Applied in: Winter 2013
University Offers: LSE, Bath, Warwick, Durham, Birmingham
Success in business is not only about having the best product, but also about having the best resource management. As a result, businesses operating as meritocracies have triumphied through their ability to recruit and retain top talent. When reading "Winning" by Jack Welch, he discusses new approaches to business for managers, such as pushing aside egalitarianism in the workplace and the importance of candor amongst staff. By studying a Business degree, I will gain the skills to achieve success by understanding the application of these approaches and also be able to handle the pressures of the workplace in the most effective way possible.
My work experience at Invesco Perpetual gave me a huge insight into how an efficient business can be managed, using an investment method of "no short cuts to success". At this modern investment company, I was part of the emerging markets sector, and was given the task of producing research into Baidu and Piaggio Vespa's comeback within the Asian market. It was important to not only examine the financial figures, but to also focus on the social factors around the companies, for example will the local economic climate help the business' growth? Once the various forms of data had been examined, the firm was in a position to decide which investments should be made. I aspire to have a career in Investment Banking. Therefore the Finance and Economics Units of the degree will be especially helpful. Over the last few months I've been gaining experience in a completely different field. At SureCloud, a compliance management company, my role has been to both analyse and develop software for standards like ISO 27001 and PCI DSS. Besides this practical knowledge, I've gained an appreciation for what it takes to run a small company. Employees need to be flexible in both their skills and working hours in order for business to grow and continue to strive for success.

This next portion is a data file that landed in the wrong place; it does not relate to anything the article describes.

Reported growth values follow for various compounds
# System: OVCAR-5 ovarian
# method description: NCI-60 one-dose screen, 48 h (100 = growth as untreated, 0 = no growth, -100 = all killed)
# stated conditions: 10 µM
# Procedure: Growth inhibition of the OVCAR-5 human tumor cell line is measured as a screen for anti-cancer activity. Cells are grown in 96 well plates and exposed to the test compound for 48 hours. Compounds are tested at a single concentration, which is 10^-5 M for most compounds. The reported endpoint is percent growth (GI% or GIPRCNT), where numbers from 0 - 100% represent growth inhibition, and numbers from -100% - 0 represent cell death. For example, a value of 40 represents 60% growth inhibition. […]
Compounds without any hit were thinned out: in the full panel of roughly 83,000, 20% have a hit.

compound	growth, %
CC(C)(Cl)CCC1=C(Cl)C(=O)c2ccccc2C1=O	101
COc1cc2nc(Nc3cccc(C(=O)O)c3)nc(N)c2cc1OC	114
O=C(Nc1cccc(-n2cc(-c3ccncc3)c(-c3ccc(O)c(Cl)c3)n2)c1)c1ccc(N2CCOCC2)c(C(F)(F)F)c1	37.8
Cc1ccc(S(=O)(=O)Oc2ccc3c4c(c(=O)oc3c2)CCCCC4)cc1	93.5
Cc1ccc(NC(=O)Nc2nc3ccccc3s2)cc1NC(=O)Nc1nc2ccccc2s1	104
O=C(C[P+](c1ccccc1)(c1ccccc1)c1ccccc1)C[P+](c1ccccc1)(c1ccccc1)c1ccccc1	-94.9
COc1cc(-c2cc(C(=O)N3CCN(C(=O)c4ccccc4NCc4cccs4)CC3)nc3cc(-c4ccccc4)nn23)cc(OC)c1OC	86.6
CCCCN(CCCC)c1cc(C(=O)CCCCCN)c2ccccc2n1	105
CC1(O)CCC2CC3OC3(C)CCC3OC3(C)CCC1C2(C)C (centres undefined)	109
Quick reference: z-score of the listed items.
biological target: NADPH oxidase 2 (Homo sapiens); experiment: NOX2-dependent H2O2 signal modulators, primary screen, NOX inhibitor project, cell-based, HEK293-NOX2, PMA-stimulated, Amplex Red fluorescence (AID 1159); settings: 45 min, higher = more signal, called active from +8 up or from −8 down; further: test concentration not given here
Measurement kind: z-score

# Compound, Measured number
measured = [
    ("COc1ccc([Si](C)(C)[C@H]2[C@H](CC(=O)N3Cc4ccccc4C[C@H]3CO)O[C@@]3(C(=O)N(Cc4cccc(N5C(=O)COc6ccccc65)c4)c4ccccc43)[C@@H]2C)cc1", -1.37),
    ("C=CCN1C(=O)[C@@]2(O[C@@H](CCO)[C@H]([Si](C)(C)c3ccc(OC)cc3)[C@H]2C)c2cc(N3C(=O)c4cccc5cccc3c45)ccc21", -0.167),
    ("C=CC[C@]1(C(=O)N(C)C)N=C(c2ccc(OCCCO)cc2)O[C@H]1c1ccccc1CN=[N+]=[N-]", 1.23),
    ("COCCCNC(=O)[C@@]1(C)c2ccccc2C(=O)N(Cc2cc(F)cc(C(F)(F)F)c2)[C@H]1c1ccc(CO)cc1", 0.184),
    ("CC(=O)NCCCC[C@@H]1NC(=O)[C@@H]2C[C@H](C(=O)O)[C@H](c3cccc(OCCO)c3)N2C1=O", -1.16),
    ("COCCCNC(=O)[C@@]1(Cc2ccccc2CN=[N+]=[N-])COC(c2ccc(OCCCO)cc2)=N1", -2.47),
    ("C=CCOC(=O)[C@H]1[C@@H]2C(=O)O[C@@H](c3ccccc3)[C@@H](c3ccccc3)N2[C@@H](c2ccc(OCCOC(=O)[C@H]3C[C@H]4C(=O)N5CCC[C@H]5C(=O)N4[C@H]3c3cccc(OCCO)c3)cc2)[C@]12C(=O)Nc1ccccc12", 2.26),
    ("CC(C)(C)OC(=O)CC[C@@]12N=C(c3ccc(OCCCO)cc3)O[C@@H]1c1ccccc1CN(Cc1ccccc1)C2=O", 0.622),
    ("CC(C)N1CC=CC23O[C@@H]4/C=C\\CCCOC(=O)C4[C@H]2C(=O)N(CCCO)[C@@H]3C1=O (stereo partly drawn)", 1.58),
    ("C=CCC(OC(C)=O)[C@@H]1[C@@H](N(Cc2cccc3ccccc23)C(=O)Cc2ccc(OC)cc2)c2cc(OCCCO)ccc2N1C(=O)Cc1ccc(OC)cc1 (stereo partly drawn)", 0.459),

When attending the High Wycombe Management Conference, teams of students were given the chance to run a virtual pizza company. We were required to take into account important business concepts like location, pricing and methods of service, which led to our performance being calculated against competitor teams. The teamwork aspect enabled me to grow my creative and lateral thinking skills, and gave me a chance to use some of the leadership methods learnt during my Business A-level. Another time my team communication skills were important was during an expedition around the Norwegian mountains. By being the group's fund manager, I was tasked with the responsibility of coordinating the group's currency exchanges and daily finances. This required me to forecast and organise the team's spending, so that we remained in budget.
Aside from teamwork, I have developed independently through representing my school at cross-country. It has taught me how important self-motivation and perseverance is for reaching goals. I plan on expanding on this by taking part in Blenheim Palace triathlon, which will require me to become focused and disciplined in my training. In terms of hobbies, I enjoy photography and learnt a lot about this art form when taking a GCSE in the subject in combination with my AS levels. Such topics like focal points and framing stress the importance of leading the viewer within a photo. I feel that this draws parallels to business; the way ideas need to be presented with emphasis and clear structure.
I regard my A-level choices of Maths, Chemistry, Computing and Business Studies, and the addition of AS-Level Further Maths, as a good demonstration of my time management skill, as I have successfully divided my workload between them all. Finally, I look forward to developing myself on a personal level with the experiences offered at University.